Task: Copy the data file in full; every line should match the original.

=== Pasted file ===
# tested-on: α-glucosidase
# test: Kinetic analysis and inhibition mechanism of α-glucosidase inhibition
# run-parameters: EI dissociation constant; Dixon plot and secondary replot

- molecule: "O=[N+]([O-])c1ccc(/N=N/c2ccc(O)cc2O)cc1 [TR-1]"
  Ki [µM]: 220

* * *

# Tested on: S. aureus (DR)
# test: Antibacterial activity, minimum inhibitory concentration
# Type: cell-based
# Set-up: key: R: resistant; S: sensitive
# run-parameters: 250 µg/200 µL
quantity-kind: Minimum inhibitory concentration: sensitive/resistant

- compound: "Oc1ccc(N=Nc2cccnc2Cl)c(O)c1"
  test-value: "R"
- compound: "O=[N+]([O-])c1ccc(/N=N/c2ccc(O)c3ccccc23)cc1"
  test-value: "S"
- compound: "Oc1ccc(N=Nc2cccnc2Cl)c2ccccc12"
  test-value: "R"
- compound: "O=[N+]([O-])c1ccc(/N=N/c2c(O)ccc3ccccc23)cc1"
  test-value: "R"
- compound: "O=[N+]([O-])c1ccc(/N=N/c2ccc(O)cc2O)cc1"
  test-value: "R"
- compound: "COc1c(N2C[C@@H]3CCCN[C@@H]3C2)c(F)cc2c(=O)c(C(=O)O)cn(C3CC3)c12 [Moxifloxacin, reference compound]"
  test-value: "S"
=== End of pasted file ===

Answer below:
# tested-on: α-glucosidase
# test: Kinetic analysis and inhibition mechanism of α-glucosidase inhibition
# run-parameters: EI dissociation constant; Dixon plot and secondary replot

- molecule: "O=[N+]([O-])c1ccc(/N=N/c2ccc(O)cc2O)cc1 [TR-1]"
  Ki [µM]: 220

* * *

# Tested on: S. aureus (DR)
# test: Antibacterial activity, minimum inhibitory concentration
# Type: cell-based
# Set-up: key: R: resistant; S: sensitive
# run-parameters: 250 µg/200 µL
quantity-kind: Minimum inhibitory concentration: sensitive/resistant

- compound: "Oc1ccc(N=Nc2cccnc2Cl)c(O)c1"
  test-value: "R"
- compound: "O=[N+]([O-])c1ccc(/N=N/c2ccc(O)c3ccccc23)cc1"
  test-value: "S"
- compound: "Oc1ccc(N=Nc2cccnc2Cl)c2ccccc12"
  test-value: "R"
- compound: "O=[N+]([O-])c1ccc(/N=N/c2c(O)ccc3ccccc23)cc1"
  test-value: "R"
- compound: "O=[N+]([O-])c1ccc(/N=N/c2ccc(O)cc2O)cc1"
  test-value: "R"
- compound: "COc1c(N2C[C@@H]3CCCN[C@@H]3C2)c(F)cc2c(=O)c(C(=O)O)cn(C3CC3)c12 [Moxifloxacin, reference compound]"
  test-value: "S"